LOS ANGELES — Hall of Fame broadcaster Vin Scully received a standing ovation and roar from the crowd while being introduced on his appreciation night Friday.
Holding hands with wife Sandi, he walked from the dugout along a blue carpet dotted with the team’s logo to a stage set up in front of home plate for the pre-game ceremony.
Smiling, laughing and waving to the crowd, Scully placed his left hand over his heart in a sign of gratitude. As the applause and cheers continued, he shook his head and mouthed “OK” to let the crowd know fans could quiet down.
They ignored him.
Actor Kevin Costner, baseball Commissioner Rob Manfred, Hall of Fame pitcher Sandy Koufax and Dodgers ace Clayton Kershaw are among the speakers set to pay tribute to the 88-year-old Scully, who is retiring next weekend after Los Angeles concludes its regular season in San Francisco.
“Obviously he is a Dodger at heart, but he called a lot of really important games and people regard him to be one of those rare treasures that are always going to be a part of baseball,” Manfred said before the ceremony.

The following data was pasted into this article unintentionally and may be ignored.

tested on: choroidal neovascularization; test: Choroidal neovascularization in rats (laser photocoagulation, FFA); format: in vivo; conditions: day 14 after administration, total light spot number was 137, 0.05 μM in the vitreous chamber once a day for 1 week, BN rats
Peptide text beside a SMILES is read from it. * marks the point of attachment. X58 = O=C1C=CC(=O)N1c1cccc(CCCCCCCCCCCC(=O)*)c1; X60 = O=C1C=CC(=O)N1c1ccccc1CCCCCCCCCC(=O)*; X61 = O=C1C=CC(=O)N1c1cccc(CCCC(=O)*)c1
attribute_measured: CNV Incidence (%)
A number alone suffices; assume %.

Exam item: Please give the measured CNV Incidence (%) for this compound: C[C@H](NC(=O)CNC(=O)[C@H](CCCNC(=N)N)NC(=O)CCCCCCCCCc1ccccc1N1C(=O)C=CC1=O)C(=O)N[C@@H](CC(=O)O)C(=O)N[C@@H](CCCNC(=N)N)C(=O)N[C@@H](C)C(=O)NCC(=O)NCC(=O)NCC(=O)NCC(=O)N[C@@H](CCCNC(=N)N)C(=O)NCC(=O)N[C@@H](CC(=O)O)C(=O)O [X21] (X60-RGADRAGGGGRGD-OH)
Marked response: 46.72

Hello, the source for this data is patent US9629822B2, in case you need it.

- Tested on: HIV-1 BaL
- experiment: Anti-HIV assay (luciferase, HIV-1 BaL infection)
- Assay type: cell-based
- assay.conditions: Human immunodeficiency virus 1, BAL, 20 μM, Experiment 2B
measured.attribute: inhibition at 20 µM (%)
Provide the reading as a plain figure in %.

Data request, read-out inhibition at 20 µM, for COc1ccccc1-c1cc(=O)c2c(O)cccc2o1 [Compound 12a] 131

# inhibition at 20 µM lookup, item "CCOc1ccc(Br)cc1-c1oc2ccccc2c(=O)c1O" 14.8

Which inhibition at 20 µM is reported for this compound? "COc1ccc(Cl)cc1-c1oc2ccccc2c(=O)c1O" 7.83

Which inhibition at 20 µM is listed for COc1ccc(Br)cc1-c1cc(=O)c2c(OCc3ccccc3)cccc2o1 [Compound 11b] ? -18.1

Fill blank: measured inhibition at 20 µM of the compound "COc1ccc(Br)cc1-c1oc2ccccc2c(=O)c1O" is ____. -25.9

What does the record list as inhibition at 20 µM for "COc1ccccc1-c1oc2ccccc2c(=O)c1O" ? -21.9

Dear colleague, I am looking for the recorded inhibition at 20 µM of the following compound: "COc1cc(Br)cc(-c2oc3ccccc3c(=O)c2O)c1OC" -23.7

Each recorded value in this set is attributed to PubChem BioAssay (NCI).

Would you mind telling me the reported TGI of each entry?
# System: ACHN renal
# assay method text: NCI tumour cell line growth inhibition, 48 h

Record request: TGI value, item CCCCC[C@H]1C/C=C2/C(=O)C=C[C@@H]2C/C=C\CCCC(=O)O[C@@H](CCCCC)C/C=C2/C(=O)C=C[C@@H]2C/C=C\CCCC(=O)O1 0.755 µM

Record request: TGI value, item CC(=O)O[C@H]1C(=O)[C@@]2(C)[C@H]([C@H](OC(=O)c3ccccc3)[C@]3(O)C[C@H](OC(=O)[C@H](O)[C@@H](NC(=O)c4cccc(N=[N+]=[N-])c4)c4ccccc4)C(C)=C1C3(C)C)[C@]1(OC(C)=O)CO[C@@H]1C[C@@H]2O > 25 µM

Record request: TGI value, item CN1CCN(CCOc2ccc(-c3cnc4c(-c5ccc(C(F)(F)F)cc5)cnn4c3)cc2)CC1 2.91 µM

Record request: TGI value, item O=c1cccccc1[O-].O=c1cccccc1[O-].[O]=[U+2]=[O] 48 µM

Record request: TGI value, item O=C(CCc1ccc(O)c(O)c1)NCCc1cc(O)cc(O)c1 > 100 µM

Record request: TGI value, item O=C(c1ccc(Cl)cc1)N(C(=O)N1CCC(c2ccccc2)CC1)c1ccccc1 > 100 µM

The first 50,000 fans in attendance received a typed letter signed by Scully containing recollections from his 67-year career that began in Brooklyn with the Dodgers and continued when the team moved west for the 1958 season.
“You were simply always there for me,” Scully wrote. “I have always felt that I needed you more than you needed me and that holds true to this very day. I have been privileged to share in your passion and love for this great game.”
Dodgers chairman Mark Walter, former owner Peter O’Malley and former manager Joe Torre, now an MLB executive, were among those on hand. O’Malley’s father, Walter, owned the team and was instrumental in bringing the Bronx-born Scully west when the team relocated.
The ceremony began with Bob Costas narrating a video featuring vintage photos from Scully’s career and memories from former Dodger Steve Garvey, actor Bryan Cranston, fellow announcers Joe Buck, Dick Enberg and Al Michaels, Kobe Bryant, Magic Johnson, and comedian George Lopez, among others.
The Dodgers and Colorado players jammed their dugouts to watch.
Costner starred in the 1999 film “For Love of the Game,” in which Scully called the play-by-play.